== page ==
The best tool for confirming diagnosis, however, is X-rays of the urethra and bladder while using contrast medium.

A tube found between the bladder and the outside of the body; used to assist in urination.
An in-depth examination of the properties of urine; used to determine the presence or absence of illness

The prediction of a disease’s outcome in advance
The organ of mammals that comes while a female is pregnant; may also be referred to as afterbirth

Aggression in Cats (Overview)-cat care


Cats are small, and often become the target of other animals, making them vulnerable to all kinds of dangers. 
Anyone who owns a cat understands that it needs protection, especially from dangers that can be encountered outside of the house. 
This vulnerability accounts for the built-in aggression response cats have when they perceive a threat. 
Aggression can also come from fear, a health condition, genetic predisposition, an environmental change, or to protect its territory. 
 However, overaggressive behavior can make a cat difficult to live with.
Many aggressive signs are accompanied by a fearful body posture and facial expression, and with submissive behavior. Some cats exhibit these signs if they are cornered, feel like they cannot escape, or are provoked. 
 There are a few types of aggression, including intercat, predatory, territorial and those induced by fear, pain or punishment. 
Some common signs of these types of fear include:
StaringStalkingHissingSwattingPouncingShowing teethArched backTail straight upEars pulled backDilated pupilsRaised hair on the back (hackles up)Attacking with claws and teethMarking a territory by chin-rubbing or sprayingDrawing in the limbs (purpose: hide neck and belly)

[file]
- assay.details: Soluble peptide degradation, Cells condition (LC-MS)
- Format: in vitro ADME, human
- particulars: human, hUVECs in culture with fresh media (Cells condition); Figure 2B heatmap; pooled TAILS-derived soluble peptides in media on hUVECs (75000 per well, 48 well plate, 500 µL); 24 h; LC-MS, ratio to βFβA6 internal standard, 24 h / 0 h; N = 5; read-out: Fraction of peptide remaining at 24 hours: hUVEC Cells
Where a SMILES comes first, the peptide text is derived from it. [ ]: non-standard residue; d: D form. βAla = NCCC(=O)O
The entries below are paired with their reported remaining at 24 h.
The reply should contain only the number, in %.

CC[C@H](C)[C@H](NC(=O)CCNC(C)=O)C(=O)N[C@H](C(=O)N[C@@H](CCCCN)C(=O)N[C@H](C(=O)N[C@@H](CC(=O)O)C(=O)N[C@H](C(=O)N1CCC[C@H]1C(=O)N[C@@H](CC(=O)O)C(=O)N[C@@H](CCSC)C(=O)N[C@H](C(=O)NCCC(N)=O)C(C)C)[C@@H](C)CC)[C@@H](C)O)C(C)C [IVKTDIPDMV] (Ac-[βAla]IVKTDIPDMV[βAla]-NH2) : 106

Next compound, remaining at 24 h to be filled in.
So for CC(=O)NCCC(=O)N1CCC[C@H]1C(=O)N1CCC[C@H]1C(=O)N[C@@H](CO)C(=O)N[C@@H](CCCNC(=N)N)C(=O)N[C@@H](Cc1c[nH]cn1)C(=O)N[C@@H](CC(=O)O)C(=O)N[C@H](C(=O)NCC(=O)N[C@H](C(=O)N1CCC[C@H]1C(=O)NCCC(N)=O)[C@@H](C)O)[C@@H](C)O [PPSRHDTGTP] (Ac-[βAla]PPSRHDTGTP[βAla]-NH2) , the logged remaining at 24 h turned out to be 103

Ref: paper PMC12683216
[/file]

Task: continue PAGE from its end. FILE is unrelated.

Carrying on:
Of these types, predatory behavior requires separate treatment because it is so strong in cats. Normal predatory behavior sets in at about five to seven weeks of age. Hunting behavior may be passed from mother to kitten because different skills are used to kill certain kinds of prey.
 By 14 weeks, a cat may be a very good hunter. 

Well-fed cats may not be predatory at all, or they may kill and only behead the prey. Stalking and hunting is more common in cats that must fend for themselves.
Stealth, silence, concentration, slinking, lowered head, twitching tail and pounce posture all characterize predatory behavior. 
The cat will then lunge or spring at the prey, clutching the object of its attack with its claws and teeth. 
A new male in a group may kill kittens to encourage a female to come into estrus, or heat. At times, a cat may “prey” on things that are not appropriate, such as a foot, a hand, or an infant.
The causes for inappropriate or unwanted aggression can come from many sources. 
For example, in the same way that some people have serious and grumpy dispositions, cats, can be born with an aggressive personality type, too. 
Also, if the cat had no human contact before the age of three months, or has not had social interaction with other cats, it simply does not know how to behave appropriately.
Conversely, if the cat shares the home with other cats (or animals), it may be asserting its hierarchy within the social group. 
This may be especially relevant as the cat reaches the age of social maturity -- around two to four years of age. 
Age is a significant consideration regarding behavior, since play aggression is an important developmental stage for a kitten. 
 Natural predatory behavior starts around 10 to 12 weeks of age, and will generally wind down on its own if you respond to it correctly.
Fear can also bring on aggression. 
Cats that are traumatized by unhealthy environments, such as shelters, cages, or overcrowded catteries, occasionally lash out aggressively. 

This can be particularly true if they have been abused by animals or humans, and especially so with children, since small children tend to be rough with animals. 
If your cat has developed a fear of children it may become aggressive with all children.
“Normal” acts of aggression can also take place when the cat feels a need to be on the defensive. 
A mother will naturally be aggressive in protecting her kittens, and likewise, a father cat will do the same. Some cats will stake a certain amount of territory as their own, and will physically assert their dominance of that territory.